“I had [Gilgai Farm breeder] Rick Jamieson on the phone saying my biggest winner on Saturday was actually Alabama Express,” Legh said. “He was saying breeders will be all over that stallion. Three runners, it should have been three winners. You couldn’t start off a career better.”

Another seam to the story comes through Yulong’s COO and Alabama Express’ dad. Fairgray started at Arrowfield the same month Redoute’s Choice did – March 2000 – and worked closely with the super sire for 14 years.

“The similarities between Redoute’s and Alabama Express are quite remarkable,” he says. “The head is very similar, the way he goes about things on the farm, the temperament that comes through in his stock. He has so many characteristics of his father. You get glimpses of his head and you think, ‘My god, that’s your father through and through’.”

Fairgray had also worked with sons of Redoute’s Choice in Not A Single Doubt – the great sire’s first stakes winner – and four-time champion sire Snitzel. Those two need no introduction, but it was a lesser-known Arrowfield/Redoute’s sire who’d perhaps engendered more faith that Alabama Express would work with a lot of broodmares.

Beneteau, a Blue Diamond Prelude winner and Blue Diamond Stakes placegetter from just six starts – was bred on the same cross, out of an Encosta De Lago mare. He would sire only two crops at Arrowfield before an untimely passing, but his 107 runners contained 78 winners and no fewer than ten stakes winners – two at the top level in Lasqueti Spirit (2016 VRC Oaks) and five-time stakes winner Prompt Response (2018 Tattersalls Tiara).

“Alabama Express only had eight starts but that win in the Orr was very impressive, after he’d sat wide,” Fairgray says. “You can only judge a horse on their best win, and that was a very good one.

“And being by Redoute’s out of an Encosta De Lago mare, we liked genetically how he’d probably work with a lot of the broodmare band in Australia. The cross had worked in a stallion in Beneteau. For the small crops he had, and the quality of mare he served, he did extremely well with his numbers.

“So we thought Alabama Express would make a nice stallion for us, and we went and bought some nice mares – by Lonhro, Pierro, Street Cry, Zabeel – looking for a lot of the genetics that had worked previously with Encosta De Lago and Redoute’s Choice.”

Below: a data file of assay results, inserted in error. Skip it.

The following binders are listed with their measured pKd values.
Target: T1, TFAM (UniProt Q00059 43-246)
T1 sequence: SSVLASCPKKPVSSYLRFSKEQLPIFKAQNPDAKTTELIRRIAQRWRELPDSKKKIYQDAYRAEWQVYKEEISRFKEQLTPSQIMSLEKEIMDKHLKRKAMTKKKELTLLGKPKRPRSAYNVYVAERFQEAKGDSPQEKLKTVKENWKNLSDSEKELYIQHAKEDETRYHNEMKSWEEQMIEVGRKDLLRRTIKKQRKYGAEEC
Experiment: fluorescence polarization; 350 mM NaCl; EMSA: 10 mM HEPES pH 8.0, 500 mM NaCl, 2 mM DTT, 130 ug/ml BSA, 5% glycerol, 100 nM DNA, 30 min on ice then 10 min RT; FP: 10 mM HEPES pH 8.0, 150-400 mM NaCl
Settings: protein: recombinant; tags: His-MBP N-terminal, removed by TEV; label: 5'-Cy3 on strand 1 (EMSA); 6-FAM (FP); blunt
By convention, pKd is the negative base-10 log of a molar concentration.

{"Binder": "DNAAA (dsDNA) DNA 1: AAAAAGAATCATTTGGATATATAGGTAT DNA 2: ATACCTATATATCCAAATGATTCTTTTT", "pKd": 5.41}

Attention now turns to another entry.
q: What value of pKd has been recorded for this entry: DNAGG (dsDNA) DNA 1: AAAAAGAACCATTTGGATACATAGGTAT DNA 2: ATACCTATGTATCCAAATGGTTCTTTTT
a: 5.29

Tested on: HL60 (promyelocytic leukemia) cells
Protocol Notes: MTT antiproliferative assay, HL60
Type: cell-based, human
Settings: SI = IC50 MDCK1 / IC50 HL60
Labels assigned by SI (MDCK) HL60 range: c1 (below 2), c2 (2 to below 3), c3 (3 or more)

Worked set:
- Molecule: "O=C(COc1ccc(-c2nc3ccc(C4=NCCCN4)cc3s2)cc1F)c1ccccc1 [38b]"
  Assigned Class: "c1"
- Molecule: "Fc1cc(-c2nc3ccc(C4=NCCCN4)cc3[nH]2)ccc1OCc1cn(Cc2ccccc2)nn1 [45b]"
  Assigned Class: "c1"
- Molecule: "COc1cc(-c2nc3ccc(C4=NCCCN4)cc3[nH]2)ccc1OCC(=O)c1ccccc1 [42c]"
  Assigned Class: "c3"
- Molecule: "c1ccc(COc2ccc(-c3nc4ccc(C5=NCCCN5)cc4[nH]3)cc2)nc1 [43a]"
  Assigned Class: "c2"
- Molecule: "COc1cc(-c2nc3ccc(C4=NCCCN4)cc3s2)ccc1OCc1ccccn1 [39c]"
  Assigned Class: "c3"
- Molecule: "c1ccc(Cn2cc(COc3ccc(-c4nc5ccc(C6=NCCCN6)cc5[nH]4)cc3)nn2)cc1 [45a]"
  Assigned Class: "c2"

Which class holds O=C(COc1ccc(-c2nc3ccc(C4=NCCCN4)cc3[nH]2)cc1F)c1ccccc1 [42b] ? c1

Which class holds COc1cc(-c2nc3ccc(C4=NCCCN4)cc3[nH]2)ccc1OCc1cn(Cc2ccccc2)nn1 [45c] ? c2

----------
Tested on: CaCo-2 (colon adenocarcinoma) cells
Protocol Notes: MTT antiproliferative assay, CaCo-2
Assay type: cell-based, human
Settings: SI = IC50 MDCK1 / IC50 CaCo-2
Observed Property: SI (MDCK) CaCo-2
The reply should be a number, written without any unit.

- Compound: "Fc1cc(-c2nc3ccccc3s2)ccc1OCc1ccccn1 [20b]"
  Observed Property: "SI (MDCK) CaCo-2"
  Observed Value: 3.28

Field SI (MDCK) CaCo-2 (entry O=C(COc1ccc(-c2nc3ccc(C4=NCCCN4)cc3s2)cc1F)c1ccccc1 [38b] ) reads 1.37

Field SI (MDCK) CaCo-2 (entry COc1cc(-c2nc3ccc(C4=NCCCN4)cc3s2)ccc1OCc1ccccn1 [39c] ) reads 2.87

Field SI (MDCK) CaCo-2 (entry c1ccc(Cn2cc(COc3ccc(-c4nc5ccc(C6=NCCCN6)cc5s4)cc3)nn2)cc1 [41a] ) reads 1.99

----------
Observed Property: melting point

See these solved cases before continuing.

Alabama Express has covered books of 141, 99 and 78 mares so far, but looks likely to cover some 150 this spring, according to Fairgray.

“He already had a good book of mares, but the phone’s been red hot since Saturday,” Fairgray says. “With the likes of Snitzel, and Not A Single Doubt having been so successful, I think people are thinking he could be heading down that road. Obviously it’s still early days, but it’s a nice start.”

Those behind Alabama Express are pleased to say he stamps his stock distinctly. The overwhelming majority of the 214 live foals from his first three crops have his same rich bay colouring, with the occasional brown, but there’s not one chestnut.

There are, however, two outliers – two extremely rare whites.

In 2018, Yulong owner Zhang Yuesheng bought a white Charm Spirit (Invincible Spirit) filly at Karaka. She was out of a white Zabeel (Sir Tristram) mare named for a similarly coloured set of sails adorning Sydney Harbour – The Opera House.

Named Utzon, for the Sydney landmark’s architect, Yulong’s filly had six starts for a maiden win before retiring to stud. She had a bay and a brown filly by Grunt (O’Reilly), before a first mating with Alabama Express led to a white filly last year.

She foaled another white sister last Saturday week, and will soon return to Alabama Express for what sport promoters might call a whitewash three-peat.

Fairgray reports the yearling is a “good type, with a nice, strong hind and a good shape”. Her other distinguishing feature is a pair of blue eyes, and a special blanket and face hood to protect her delicate albino skin from the sun.

And while whites might be impossible to put through a sale – you’ve got to keep them clean for a start – and thus Yulong will retain theirs to race, their colouring doesn’t appear to affect ability.

For a while now Japanese racing fans have been in thrall to a now five-year-old mare named Sodashi (Kurofune), aka “The White Wonder”, who’s won six Group races including three Group 1s – most recently Tokyo’s Victoria Mile in May.

“We’ve got to protect them from the sun as much as we can, and so far so good with ours,” Fairgray says of Alabama Express’s white yearling. “She’ll go to get broken in in January, and then we’ll start putting her through her paces.

“When she walks into a paddock, the other horses will often stop and prick their ears and take a look, but pretty quickly they’ll get back to what they were doing.

“There’s a novelty in being able to have them, and if we can keep the fillies and keep breeding some more, hopefully one of them along the way can be successful on the track.”

“I think our yearling manager is just pleased Mr Zhang wants to keep and race them, so he doesn’t have to prepare one for a yearling sale and try to keep it clean.”